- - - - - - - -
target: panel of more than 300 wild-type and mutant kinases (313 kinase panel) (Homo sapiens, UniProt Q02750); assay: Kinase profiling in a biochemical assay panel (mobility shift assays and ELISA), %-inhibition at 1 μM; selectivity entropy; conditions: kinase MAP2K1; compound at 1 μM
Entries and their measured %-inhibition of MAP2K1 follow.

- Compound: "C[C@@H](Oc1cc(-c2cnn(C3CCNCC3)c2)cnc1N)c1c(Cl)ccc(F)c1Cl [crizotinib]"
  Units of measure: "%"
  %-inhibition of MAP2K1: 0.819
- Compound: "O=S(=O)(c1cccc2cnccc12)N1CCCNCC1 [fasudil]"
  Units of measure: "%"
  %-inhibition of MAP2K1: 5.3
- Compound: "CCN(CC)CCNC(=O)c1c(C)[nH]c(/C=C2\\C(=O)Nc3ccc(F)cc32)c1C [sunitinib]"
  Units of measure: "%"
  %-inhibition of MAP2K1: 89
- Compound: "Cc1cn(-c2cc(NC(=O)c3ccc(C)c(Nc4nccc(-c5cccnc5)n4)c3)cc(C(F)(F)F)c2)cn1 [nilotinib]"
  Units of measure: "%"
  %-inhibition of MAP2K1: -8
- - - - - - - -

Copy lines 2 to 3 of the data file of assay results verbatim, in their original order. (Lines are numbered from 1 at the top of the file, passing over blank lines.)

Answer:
Entries and their measured %-inhibition of MAP2K1 follow.

- Compound: "C[C@@H](Oc1cc(-c2cnn(C3CCNCC3)c2)cnc1N)c1c(Cl)ccc(F)c1Cl [crizotinib]"